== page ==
In 1942, Lawrence Pritchard Waterhouse - mathematical genius and young Captain in the U.S. Navy - is assigned to detachment 2702. It is an outfit so secret that only a handful of people know it exists, and some of those people have names like Churchill and Roosevelt. The mission of Watrehouse and Detatchment 2702 - commanded by Marine Raider Bobby Shaftoe - is to keep the Nazis ignorant of the fact that Allied Intelligence has cracked the enemy's fabled Enigma code. It is a game, a cryptographic chess match between Waterhouse and his German counterpart, translated into action by the gung-ho Shaftoe and his forces.
Fast-forward to the present, where Waterhouse's crypto-hacker grandson, Randy, is attempting to create a "data haven" in Southeast Asia - a place where encrypted data can be stored and exchanged free of repression and scrutiny. As governments and multinationals attack the endeavor, Randy joins forces with Shaftoe's tough-as-nails grandaughter, Amy, to secretly salvage a sunken Nazi submarine that holds the key to keeping the dream of a data haven afloat.
But soon their scheme brings to light a massive conspiracy, with its roots in Detachment 2702, linked to an unbreakable Nazi code called Arethusa. And it will represent the path to unimaginable riches and a future of personal and digital liberty...or to universal totalitarianism reborn.
A breathtaking tour de force, and Neal Stephenson's most accomplished and affecting work to date, Cryptonomicon is profound and prophetic, hypnotic and hyper-driven, as it leaps forward and back between World War II and the World Wide Web, hinting all the while at a dark day-after-tomorrow. It is a work of great art, thought, and creative daring.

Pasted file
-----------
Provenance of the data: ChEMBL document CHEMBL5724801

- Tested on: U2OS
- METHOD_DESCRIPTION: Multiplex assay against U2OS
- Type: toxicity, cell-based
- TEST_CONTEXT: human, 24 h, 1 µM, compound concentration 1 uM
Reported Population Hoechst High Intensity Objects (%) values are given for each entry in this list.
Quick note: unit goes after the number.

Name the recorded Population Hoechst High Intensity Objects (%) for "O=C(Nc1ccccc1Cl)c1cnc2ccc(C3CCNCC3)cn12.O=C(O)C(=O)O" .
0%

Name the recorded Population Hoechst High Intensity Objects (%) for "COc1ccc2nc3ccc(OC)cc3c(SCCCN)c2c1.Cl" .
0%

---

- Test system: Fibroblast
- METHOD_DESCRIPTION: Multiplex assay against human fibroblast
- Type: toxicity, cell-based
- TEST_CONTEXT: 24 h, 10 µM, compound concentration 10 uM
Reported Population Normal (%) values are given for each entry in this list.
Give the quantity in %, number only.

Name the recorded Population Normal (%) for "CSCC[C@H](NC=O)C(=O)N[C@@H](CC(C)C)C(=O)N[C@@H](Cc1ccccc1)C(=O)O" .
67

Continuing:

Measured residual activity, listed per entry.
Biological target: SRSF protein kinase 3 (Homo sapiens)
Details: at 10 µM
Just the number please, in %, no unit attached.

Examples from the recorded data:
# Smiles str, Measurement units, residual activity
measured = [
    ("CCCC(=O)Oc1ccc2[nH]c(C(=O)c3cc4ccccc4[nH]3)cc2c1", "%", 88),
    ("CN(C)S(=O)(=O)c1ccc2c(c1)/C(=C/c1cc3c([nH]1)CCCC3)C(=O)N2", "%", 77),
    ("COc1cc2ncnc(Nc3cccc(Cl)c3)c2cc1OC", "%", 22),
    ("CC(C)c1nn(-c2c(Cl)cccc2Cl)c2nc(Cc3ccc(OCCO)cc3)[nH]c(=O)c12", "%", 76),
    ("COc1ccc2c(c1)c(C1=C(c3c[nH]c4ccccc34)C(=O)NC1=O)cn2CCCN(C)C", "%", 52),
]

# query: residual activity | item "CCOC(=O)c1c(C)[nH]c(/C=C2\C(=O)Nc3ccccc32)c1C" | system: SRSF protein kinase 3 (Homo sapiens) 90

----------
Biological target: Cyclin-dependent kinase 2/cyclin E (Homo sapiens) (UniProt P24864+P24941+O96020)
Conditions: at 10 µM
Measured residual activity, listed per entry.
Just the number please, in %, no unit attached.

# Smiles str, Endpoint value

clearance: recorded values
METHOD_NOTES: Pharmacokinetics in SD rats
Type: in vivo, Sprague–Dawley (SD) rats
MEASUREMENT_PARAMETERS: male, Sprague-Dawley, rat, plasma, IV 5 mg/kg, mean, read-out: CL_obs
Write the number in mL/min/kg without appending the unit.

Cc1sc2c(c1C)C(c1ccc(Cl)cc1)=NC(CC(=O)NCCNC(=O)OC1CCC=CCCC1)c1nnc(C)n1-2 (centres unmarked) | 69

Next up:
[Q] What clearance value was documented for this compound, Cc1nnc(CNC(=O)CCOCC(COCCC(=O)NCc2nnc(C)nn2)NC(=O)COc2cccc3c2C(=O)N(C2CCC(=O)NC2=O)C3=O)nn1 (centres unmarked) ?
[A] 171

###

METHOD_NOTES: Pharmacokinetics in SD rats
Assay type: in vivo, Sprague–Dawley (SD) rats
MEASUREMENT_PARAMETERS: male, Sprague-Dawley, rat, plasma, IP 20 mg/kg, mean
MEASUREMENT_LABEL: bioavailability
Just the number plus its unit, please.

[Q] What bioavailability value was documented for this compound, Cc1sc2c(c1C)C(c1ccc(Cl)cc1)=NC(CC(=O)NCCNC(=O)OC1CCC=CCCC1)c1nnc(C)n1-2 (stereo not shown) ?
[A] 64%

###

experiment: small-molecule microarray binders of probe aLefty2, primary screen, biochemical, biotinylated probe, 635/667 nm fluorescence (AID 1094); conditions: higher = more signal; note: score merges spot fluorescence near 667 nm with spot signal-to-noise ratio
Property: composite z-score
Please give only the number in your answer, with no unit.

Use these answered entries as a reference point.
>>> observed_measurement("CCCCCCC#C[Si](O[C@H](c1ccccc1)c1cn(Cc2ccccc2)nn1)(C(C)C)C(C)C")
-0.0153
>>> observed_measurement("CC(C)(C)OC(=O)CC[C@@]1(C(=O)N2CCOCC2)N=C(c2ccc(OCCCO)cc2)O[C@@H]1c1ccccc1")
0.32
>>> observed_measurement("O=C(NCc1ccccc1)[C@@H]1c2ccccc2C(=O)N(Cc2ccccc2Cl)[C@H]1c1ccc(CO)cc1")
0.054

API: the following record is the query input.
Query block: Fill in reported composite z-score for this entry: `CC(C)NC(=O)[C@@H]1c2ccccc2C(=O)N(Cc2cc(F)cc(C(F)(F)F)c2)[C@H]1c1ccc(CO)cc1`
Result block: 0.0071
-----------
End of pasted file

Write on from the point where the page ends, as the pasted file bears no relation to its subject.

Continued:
©1999 Neil Stephenson (P)2009 Macmillan Audio
I'm a technician that does a lot of driving for his job. I use the "windshield" time to listen to audiobooks.
First I want to say that the narrator, William Dufris, is GREAT, which is a good thing because this book is over 40 hours long. It should have been 15 hours long, but the author meanders through out the book way too much. There is a 10 minute section in which one character thinks about the perfect cold milk to Cap'n Crunch ratio. For 10 solid minutes. I'm not kidding. Fortunately the tangent story telling that does not advance the plot is well written, but after awhile it just gets exhausting. By the time your done with this giant meandering story, you're glad it's over, and the end is really worth the 40+ hours of your life. Value wise, for one credit, it's a good deal, and as I stated William Dufris does a helluva job, so over all I'm giving it 4 stars because of the narration (5 stars), and the story (3 stars).
A solid story line
I could not keep track of the characters and the plot was elusive.
The narrator was good.
I do not have a clue.
A wasted credit.
YES! I'm a geek. This book is about geeks and geek things. It is long but you don't even notice after a while.
I don't have one. The book is so long that you end up associating with and growing fond of different ones.
I liked his performance of Bobby Shafto.
There are some pretty graphic scenes dealing with war that almost made me turn it off for the day numerous times.